2020 Volkswagen Atlas

2020 Volkswagen Atlas Review: The SUV For Everyone

by Deiondre van der Merwe

There is a lot to love about the Volkswagen Atlas, figuratively and literally as the German brand's largest product on sale worldwide. It offers an impressive range of trim configurations, and the two engine options give buyers the choice between the frugality of a 235-hp turbo-four or a 3.6-liter V6 enabling the towing of up to 5,000 lbs by the midsize SUV. Further customization is granted through the choice of front-wheel-drive or all-wheel-drive, but regardless of the configuration, the Atlas provides a refined experience that lives up to the reputation of the MQB platform it shares with the VW Golf. With 11 trim/engine combinations on offer, the Atlas range is bound to have a model for anyone and despite slightly lazy power outputs and average fuel economy, the VW shines in many other areas. An abundance of standard features, a plethora of space, and great design emphasize the SUV as a worthy competitor in the three-row segment, but can it maintain its position against the seasoned Honda Pilot and savvy Subaru Ascent?

2020 Volkswagen Atlas Changes: What’s the difference vs 2019 Atlas?

Still relatively new to the market, the biggest SUV offered by Volkswagen adds modest updates to the 2020 model.

The 2020 Atlas offers 11 trims to choose from, with the 2.0T engine now available in SEL guise for the first time, while all models are now equipped with the Car-Net telematics system and a standard Wi-Fi hotspot. Certain trim levels see upgraded standard features, including the SE with Technology R-Line trim now receiving park distance control, a hands-free tailgate, and 20-inch alloy wheels, while the SEL Premium gets 21-inch rollers. The most notable change for 2020 is the shortening of what was previously one of the segment's best basic warranty of six years/72,000 miles down to four years or 50,000 miles.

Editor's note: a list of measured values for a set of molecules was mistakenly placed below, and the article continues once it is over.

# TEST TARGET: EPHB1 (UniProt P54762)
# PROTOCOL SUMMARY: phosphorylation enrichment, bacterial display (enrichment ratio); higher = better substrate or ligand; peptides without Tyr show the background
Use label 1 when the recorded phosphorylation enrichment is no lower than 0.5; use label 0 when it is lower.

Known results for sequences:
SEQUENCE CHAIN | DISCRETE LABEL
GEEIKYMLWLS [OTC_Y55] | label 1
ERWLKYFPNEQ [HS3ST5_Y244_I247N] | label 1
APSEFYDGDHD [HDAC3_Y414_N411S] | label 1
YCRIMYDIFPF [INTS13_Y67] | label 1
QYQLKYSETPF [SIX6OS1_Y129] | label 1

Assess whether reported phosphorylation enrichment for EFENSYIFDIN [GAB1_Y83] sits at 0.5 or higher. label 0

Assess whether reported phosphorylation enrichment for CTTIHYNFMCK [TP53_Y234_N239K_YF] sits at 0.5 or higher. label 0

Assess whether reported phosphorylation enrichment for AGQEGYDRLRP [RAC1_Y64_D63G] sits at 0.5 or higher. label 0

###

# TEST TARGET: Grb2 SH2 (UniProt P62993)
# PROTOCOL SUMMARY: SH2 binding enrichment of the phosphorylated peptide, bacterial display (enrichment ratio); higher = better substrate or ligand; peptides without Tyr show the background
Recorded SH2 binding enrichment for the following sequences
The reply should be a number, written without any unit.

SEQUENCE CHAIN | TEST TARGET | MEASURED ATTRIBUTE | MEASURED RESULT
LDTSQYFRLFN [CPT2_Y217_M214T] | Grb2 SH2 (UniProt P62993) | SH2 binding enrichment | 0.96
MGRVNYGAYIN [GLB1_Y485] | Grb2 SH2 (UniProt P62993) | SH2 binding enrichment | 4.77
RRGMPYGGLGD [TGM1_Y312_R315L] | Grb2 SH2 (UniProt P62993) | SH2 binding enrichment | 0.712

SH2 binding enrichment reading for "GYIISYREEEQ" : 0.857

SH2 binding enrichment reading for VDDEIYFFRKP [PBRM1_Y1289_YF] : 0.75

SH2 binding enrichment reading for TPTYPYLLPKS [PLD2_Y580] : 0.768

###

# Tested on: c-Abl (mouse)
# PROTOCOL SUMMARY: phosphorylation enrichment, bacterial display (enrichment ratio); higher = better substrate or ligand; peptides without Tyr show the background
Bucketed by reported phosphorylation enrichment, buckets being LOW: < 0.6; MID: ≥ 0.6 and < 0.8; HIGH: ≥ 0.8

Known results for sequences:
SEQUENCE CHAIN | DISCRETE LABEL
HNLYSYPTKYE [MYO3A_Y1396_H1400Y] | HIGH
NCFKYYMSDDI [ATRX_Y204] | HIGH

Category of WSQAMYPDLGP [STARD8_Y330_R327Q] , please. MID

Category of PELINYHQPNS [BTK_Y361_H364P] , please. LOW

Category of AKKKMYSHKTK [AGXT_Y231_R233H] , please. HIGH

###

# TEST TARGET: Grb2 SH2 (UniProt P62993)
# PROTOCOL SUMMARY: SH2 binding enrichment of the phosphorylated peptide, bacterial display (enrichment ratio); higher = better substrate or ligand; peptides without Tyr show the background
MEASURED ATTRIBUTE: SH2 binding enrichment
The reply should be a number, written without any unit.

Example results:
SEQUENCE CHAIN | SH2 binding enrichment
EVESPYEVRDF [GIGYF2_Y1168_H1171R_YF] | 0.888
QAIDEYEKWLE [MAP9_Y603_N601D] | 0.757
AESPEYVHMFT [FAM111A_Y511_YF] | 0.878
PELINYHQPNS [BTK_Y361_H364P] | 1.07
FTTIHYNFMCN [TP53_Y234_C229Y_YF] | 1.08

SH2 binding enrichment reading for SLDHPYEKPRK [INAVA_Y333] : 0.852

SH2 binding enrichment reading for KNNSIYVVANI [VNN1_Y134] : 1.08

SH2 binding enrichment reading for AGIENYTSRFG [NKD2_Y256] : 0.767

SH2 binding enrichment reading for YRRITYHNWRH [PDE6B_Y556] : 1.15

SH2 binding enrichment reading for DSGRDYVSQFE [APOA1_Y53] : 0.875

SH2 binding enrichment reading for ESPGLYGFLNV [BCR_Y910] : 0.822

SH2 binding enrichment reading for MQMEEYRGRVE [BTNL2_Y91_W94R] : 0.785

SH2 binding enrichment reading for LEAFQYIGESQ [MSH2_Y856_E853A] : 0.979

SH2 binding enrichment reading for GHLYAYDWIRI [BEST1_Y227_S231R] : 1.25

Pros and Cons

  • Extremely spacious
  • Comfortable for long trips
  • Good value for money
  • Plenty of standard features
  • A broad range of configuration choices
  • Sluggish performance
  • Subpar fuel economy
  • Limited additional options

Atlas Exterior

2020's Atlas remains unchanged on the exterior end of things in comparison to the Atlas of yesteryear, with a major facelift already confirmed for the 2021 model. It's a big SUV, but VW has used that to advertise masculine styling features like a broad two-bar grille and squared-off LED headlights on all models, while LED taillights are present from the SEL onwards. 18-inch alloy wheels are the default on S and SE models, growing to 20 inches on SE with Technology, R-Line, SEL, and SEL R-Line trims, while the Premium gets exclusive access to 21-inch items. Standard roof rails add a rugged touch, while extra refinement is optional from the SE with Tech in the form of a panoramic sunroof - made standard from the SEL. R-Line affixed models get sporty front and rear styling with blacked-out detailing to set them apart.

2020 Volkswagen Atlas Front Angle View Volkswagen
2020 Volkswagen Atlas Rear Angle View Volkswagen
2020 Volkswagen Atlas Rear Angle View 1 Volkswagen
See All 2020 Volkswagen Atlas Exterior Photos

Dimensions

The Atlas is a rather substantial SUV and is bigger than most rivals within a similar price range. The VW has a sprawling wheelbase of 117.3 inches and is six inches longer than that of the Honda Pilot. It isn't particularly narrow either, measuring in at a width of 78.3 inches. The ground clearance of the Atlas is an impressive eight inches, though it isn't a match for the Subaru Ascent's 8.7-inch capabilities. The base level Atlas tips the scales at 188 pounds less than the Subaru Ascent, with a curb weight of 4,242 lbs, while the heaviest Atlas weighs in at 4,528 lbs with the V6 and 4Motion AWD.

Exterior Colors